Many people get high marks for being good speakers. People have become presidential candidates due to their oratorical powers. In business, executives who wish to increase their public visibility hire speech writers to give them something terrific to say. We have long recognized the value of being a good speaker. Just ask any Toastmaster.
Now, how many people do you know who have received a prize or had their picture in the paper because they were a good listener? Darned few, I’ll wager. And yet, it’s rare to find a really good listener.
It’s too bad more people don’t take an active interest in listening, because much of listening involves getting feedback, a commodity which I consider to be a gift. When people tell you something that is important and useful, it means they care enough about you to give honest, sincere, and accurate data, which you should have.
Of course, your reaction to feedback, regardless of its content, will determine whether you will continue to get useful information from others. After all, if someone knows you are likely to become upset about something they’re communicating, they’ll eventually stop giving you information. If people know you’ll reject them or their message when they are honest with you, you’ll be working in the dark without the necessary intelligence about yourself or your environment. For a manager, this can be extremely dangerous. Here are four ways you can become a better listener:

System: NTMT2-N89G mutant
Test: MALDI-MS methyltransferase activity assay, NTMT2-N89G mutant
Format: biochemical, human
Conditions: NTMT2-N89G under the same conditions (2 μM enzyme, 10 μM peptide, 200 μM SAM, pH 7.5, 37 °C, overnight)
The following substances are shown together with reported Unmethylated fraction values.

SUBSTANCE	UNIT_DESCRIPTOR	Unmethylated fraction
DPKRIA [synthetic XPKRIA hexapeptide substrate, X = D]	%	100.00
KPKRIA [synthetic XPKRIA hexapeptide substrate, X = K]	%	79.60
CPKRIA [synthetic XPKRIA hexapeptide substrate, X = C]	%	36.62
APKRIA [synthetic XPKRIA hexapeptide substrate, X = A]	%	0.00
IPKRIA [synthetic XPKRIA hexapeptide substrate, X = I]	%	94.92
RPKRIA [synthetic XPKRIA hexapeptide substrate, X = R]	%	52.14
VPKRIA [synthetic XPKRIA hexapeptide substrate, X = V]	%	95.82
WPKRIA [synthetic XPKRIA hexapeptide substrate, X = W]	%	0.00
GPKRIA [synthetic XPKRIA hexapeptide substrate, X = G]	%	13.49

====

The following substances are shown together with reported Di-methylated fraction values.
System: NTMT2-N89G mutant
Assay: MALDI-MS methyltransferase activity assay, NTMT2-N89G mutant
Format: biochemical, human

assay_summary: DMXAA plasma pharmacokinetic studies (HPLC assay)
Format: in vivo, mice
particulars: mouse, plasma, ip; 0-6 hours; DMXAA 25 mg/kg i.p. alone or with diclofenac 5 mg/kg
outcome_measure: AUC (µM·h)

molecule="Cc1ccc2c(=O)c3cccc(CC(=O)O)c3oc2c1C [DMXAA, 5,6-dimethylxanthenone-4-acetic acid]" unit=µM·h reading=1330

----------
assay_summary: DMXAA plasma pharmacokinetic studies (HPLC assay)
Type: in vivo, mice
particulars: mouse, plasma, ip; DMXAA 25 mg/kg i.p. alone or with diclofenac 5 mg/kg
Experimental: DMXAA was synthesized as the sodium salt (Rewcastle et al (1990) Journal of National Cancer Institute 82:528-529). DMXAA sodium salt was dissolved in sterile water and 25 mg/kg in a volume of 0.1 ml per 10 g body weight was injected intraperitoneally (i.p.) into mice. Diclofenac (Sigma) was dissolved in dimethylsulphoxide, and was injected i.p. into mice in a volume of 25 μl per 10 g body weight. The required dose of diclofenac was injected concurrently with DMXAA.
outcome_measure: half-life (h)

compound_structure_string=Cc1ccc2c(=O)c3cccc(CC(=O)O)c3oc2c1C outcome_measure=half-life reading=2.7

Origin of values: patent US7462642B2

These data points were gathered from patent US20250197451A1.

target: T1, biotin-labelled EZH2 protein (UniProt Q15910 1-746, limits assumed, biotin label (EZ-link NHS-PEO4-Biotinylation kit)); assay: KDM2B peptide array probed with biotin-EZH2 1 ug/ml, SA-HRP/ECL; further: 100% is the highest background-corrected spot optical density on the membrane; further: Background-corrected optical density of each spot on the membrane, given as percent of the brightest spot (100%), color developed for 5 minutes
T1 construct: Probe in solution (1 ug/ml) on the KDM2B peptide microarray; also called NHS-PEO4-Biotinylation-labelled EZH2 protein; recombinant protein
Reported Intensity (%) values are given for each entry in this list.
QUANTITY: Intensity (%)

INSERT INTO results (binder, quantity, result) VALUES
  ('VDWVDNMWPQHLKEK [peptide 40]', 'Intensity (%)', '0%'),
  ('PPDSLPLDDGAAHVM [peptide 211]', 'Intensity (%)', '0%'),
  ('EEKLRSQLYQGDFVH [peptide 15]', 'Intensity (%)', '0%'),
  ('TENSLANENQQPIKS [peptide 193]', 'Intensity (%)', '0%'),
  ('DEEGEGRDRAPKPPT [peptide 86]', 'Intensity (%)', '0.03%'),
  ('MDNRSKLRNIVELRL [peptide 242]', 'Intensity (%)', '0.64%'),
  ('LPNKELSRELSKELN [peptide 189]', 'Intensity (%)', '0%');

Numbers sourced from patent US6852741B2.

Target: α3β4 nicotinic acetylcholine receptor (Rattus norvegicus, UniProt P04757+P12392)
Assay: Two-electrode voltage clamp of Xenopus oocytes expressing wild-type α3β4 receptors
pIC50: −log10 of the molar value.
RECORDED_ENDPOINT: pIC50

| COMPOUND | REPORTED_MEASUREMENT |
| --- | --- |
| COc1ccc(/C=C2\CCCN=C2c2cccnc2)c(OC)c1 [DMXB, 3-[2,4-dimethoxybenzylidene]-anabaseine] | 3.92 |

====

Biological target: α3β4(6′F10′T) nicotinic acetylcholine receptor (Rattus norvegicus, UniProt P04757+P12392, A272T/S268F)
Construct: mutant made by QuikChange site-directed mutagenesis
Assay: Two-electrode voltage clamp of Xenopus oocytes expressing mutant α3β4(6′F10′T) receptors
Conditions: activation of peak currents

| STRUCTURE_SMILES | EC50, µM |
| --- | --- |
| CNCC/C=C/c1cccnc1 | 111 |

First, always acknowledge with appreciation the person who gives you the feedback. You may dislike the information, but it may be potentially useful data you need in order to be more effective. Remember to disassociate the message from the messenger.
Second, don’t try to listen and think at the same time. I know it sounds crazy—just listen to the information as it comes to you. Disconnect your mental data processor and merely gather the data; process it at a later time. Get as much information as possible, and ask questions that may expand or clarify the situation. Keep pumping for details. The more information you have, the better.
Third, don’t try to solve a problem while listening. If you do this, your listening capabilities will greatly diminish, if not stop. Process all the details and then decide how to use the data. If you rush to react to news without having received all the information, it is possible that your actions will be faulty because the information is incomplete.
Finally, if you are receiving some unpleasant information you don’t especially want to hear, don’t blow up. Keep yourself under control. As I stated earlier, if someone knows you’ll verbally abuse them when they give you unpleasant news, they’ll eventually stop giving you any news at all—good or bad.
To review, the steps to effective listening are: 1. Thank the person for the information. 2. Gather as many details as possible. 3. Act only after you have all the facts. 4. When receiving negative feedback, maintain your composure. And always remember one of my favorite sayings taught to me by a former colleague, Rick Tate: Feedback is the breakfast of champions!